Hong Kong regulator canvasses views on ways to regulate crypto assets

A logo sits on the windows of the offices of La Maison du Bitcoin bank in Paris, France, on Thursday, Nov. 23, 2017. Photographer: Christophe Morin/Bloomberg

Hong Kong‘s de facto central bank invited comment on Wednesday about ways to regulate crypto assets and stablecoins, with the aim of adopting a regulatory framework by 2024 in which the policy spectrum could range from no action to a blanket ban.

The rapid growth of cryptocurrencies and, in particular, stablecoins, or digital assets pegged to traditional currencies, has drawn attention from regulators worldwide, who fear they could put the financial system at risk if not monitored.

The global market value of crypto assets stands at about $2.2 trillion, pointing to their growing inter-connectedness with the mainstream financial system, said Eddie Yue, the chief executive of the Hong Kong Monetary Authority (HKMA).

“We place emphasis on issues that may affect the public’s confidence in, and the safety, efficiency, and soundness of, our payment systems, and accord appropriate priority to the protection of users,” the HKMA said in a paper on the topic.

It is seeking feedback from the public and stakeholders by March 31, in a more wide-ranging effort than a recent exercise by the territory’s Securities and Futures Commission (SFC) that focused only on trading platforms for virtual assets.

In its paper, the HKMA focused on the wider implications of stablecoins that may be used in payments, along with aspects of investor protection relating to crypto assets, and regulated institutions’ interface with crypto assets.

It listed five possible choices for regulating crypto assets, ranging from no action to a blanket ban.

Regulated institutions are required to “critically evaluate” their exposures to different types of risks and adopt risk-mitigation measures before setting up ties with providers of crypto asset services, the paper added.

The consultation comes against the backdrop of concerns among policymakers worldwide that crypto assets could be used for illicit purposes, or to take advantage of unsuspecting consumers.

Such worries stem from the complexity and volatility of cryptocurrencies, as well as wildly varying standards around aspects of disclosure, reserves and consumer protection.

Reuters

Singapore Reporter/s

In Singapore, we are looking to double our reporting team by this year-end to comprehensively cover the fast-moving world of funded startups and VC, PE & M&A deals. We want reporters who can tell our readers what is really happening in these sectors and why it matters to markets, companies and consumers. The ability to write precisely and urgently is crucial for these roles. Ideal candidates must have to ability to work in a collaborative, dynamic, and fast-changing environment. We want our new hires to be digitally savvy and ready to experiment with new forms of storytelling. Most importantly, we are looking for hard-hitting reporters who work well in a team. Collaboration and collegiality are a must.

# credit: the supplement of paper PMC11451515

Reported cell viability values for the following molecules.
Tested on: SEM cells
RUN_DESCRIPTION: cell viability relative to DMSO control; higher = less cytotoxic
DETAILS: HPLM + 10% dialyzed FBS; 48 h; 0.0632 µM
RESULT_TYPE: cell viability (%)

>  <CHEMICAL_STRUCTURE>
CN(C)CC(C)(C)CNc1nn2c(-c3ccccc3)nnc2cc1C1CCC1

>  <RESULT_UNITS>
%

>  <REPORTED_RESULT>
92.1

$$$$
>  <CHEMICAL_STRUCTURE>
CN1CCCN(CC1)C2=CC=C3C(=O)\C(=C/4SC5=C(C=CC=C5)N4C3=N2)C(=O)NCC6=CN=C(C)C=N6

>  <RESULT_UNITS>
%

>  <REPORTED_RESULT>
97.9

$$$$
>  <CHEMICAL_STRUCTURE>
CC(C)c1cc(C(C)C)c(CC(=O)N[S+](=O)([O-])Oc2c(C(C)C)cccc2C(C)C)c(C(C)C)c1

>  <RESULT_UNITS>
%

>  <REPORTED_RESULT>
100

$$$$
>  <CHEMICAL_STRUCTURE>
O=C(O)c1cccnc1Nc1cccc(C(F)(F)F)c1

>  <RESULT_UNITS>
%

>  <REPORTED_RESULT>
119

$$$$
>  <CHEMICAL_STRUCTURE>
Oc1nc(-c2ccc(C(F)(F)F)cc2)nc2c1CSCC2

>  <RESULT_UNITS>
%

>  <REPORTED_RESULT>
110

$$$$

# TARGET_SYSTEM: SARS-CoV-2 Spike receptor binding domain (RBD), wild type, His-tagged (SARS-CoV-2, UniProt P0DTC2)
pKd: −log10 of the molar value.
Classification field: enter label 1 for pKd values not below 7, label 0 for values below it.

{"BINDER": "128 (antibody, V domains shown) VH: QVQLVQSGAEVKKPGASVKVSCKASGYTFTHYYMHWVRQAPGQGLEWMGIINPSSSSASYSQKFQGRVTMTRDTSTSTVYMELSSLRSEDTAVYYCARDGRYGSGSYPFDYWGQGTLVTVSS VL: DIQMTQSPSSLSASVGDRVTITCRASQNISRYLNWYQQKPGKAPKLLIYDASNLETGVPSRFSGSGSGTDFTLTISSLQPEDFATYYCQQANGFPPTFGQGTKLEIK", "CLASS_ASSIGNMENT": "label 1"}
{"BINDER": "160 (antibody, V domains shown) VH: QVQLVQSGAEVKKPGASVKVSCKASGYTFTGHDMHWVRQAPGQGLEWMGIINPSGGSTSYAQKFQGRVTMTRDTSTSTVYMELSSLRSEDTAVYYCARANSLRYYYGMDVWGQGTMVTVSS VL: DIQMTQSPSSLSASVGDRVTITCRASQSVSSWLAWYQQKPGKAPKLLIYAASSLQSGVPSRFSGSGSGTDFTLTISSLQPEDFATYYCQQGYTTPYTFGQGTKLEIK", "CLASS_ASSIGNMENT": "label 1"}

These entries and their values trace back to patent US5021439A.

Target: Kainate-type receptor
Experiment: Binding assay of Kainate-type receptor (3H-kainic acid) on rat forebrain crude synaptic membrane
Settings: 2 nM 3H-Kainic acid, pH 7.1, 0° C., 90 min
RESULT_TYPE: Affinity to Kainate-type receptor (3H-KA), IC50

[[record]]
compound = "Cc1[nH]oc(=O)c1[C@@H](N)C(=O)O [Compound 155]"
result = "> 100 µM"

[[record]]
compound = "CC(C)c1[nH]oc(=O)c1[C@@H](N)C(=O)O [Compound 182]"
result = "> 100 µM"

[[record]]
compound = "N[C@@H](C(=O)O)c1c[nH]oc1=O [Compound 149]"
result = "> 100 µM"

Following vacancies can be applied for (only in Singapore).

Following vacancies can be applied for (only in Singapore).   

  • A reporter to track companies/startups that have raised private capital, and have the potential to become unicorns. SEA currently has over 40 companies with a valuation of over $100 million and under $1 billion.
  • A reporter who can get behind the scenes and reveal how funding rounds are put together, or why they’ve failed to materialise. She/he in this role will largely focus on long-format stories. 
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Singapore Reporter/s

In Singapore, we are looking to double our reporting team by this year-end to comprehensively cover the fast-moving world of funded startups and VC, PE & M&A deals. We want reporters who can tell our readers what is really happening in these sectors and why it matters to markets, companies and consumers. The ability to write precisely and urgently is crucial for these roles. Ideal candidates must have to ability to work in a collaborative, dynamic, and fast-changing environment. We want our new hires to be digitally savvy and ready to experiment with new forms of storytelling. Most importantly, we are looking for hard-hitting reporters who work well in a team. Collaboration and collegiality are a must.

Following vacancies can be applied for (only in Singapore).

Following vacancies can be applied for (only in Singapore).   

  • A reporter to track companies/startups that have raised private capital, and have the potential to become unicorns. SEA currently has over 40 companies with a valuation of over $100 million and under $1 billion.
  • A reporter who can get behind the scenes and reveal how funding rounds are put together, or why they’ve failed to materialise. She/he in this role will largely focus on long-format stories. 
  • A journalist to track special situations funds, distressed debt and private credit (from the PE angle) across Asia.